CLAIRE’S CAMERA – movie reveiw


Cinema Guild
Reviewed by: Harvey Karten
Director:  Hong Sang-soo
Screenwriter:  Hong Sang-soo
Cast:  Isabelle Huppert, Kim Minhee, Chang Mihee, Jung Jinyoung
Screened at: Critics’ link, NYC, 3/5/18
Opens: March 9, 2018

You cannot think of French actors without citing the names Catherine Deneuve and Isabelle Huppert.  Huppert is as ubiquitous in French films as Gerard Depardieu once was, this time appearing in a feather-light comedy about a tourist from Paris who is, or pretends to be, a fish out of water.  As the title Claire, she runs into some others from a vastly different culture—three Koreans who are in Cannes, at least one on official business while the others are, well, you have to see how they get together and how their meetings  transforms them.  “If I take a photograph of you, you are not the same person anymore,” offers Claire.  That’s not all: if you look into Claire’s eyes, you get the same magical transformation. In these particular cases, Claire’s snapping of her Polaroid camera leads to changes in people quite a bit for the better, while at the same time writer-director Hong Sang-soo may have a subliminal message that attending the movies, particularly any of Hong’s twenty-six entries, will make you a better person.

Hong Sang-soo, whose recent film “On the Beach at Night Alone” finds an actress wandering around a seaside town thinking about her relationship with a married man, is not too different from his thematic concerns in “Claire’s Camera,” This is a multi-lingual project that clocks in at sixty-nine mostly magical minutes, the whole episode graced with performances by Ms. Huppert in the title role and Kim Min-hee, who worked with the director in three of his films, in the role of youthful Manhee.

If major purpose of traveling is to broaden yourself by introductions into different cultures, “Claire’s Camera” not only confirms this but finds a delightful intersection of the cultures of Korea and France, the visitors to Cannes using English when conversing with one another.  In an opening scene as cryptic as it is heartbreaking, Manhee’s boss Nam Yanghye (Chang Mihee) asks her loyal employee for the past five years to have coffee with her.  This is not a friendly meeting but a firing, with Nam’s frustrating her employee of five years and making the movie audience apoplectic. Nam tells Manhee that they must part ways because the employee is dishonest.  She does not back up her contention, but says simply that honesty is something you’re born with and cannot be acquired.  Huh?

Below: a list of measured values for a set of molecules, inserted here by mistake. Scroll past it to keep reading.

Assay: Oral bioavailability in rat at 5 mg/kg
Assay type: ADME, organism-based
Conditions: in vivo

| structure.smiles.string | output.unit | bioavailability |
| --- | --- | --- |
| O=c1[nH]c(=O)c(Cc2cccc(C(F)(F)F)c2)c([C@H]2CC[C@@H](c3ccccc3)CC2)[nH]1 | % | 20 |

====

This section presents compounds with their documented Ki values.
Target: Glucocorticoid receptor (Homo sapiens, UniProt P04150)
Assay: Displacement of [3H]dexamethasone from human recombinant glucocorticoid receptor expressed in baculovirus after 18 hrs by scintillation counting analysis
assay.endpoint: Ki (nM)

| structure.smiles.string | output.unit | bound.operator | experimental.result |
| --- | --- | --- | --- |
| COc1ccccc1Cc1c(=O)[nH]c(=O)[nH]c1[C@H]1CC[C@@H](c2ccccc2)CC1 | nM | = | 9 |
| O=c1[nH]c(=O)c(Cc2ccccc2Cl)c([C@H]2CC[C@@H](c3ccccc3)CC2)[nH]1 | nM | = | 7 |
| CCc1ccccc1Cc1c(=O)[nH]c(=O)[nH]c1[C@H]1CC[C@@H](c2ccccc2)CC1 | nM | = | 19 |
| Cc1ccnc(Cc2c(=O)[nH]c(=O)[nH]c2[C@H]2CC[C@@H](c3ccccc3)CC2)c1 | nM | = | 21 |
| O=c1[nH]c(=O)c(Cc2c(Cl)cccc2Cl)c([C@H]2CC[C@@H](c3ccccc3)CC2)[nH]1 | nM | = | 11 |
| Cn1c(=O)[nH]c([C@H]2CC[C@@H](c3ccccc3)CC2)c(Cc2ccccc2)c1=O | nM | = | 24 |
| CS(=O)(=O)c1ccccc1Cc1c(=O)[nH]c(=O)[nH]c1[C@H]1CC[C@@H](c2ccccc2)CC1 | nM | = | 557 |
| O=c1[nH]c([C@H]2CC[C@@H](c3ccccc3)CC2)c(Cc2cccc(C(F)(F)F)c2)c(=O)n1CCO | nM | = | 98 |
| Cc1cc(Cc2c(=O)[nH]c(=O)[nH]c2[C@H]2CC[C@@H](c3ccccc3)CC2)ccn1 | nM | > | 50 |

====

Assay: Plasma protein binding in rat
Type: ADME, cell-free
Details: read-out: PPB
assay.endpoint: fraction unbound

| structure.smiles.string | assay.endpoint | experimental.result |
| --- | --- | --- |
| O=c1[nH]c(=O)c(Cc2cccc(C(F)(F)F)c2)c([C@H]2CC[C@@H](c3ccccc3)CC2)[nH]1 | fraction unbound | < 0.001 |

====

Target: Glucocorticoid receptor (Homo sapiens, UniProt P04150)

In another scene, Claire, dressed like a tourist with a rakish hat, chats up film director So Wansoo (Jung Jinyoung), allowing that she is on vacation from her job as high-school teacher and hobby of poetry.  What she really hopes to do is to bewitch those whose pictures she takes like a good Samaritan, making people honest and sending them off better folks than they were before.  Soon the ensemble are to get together and we find the real reason that Manhee was fired.

French filmmakers know how to create dialogue and good talk is what you get whenever you watch fine Gallic cinema.  The discussions involving the four principals, while perhaps seeming innocuous to anyone doubling as a fly on the wall, is richly textured, delightfully humorous, and wholly satisfying.

Unrated.  69 minutes.  © 2018 by Harvey Karten, Member, New York Film Critics Online

Story – B+
Acting – B
Technical – B+
Overall – B+


Reviewed by: Harvey Karten, CompuServe Film d-based on Rotten Tomatoes
Grade: B
Director:  Errol Morris
Cast: Elsa Dorfman
Screened at: Park Ave., NYC, 4/27/17
Opens: June 30, 2017
The B-Side: Elsa Dorfman's Portrait Photography Movie Poster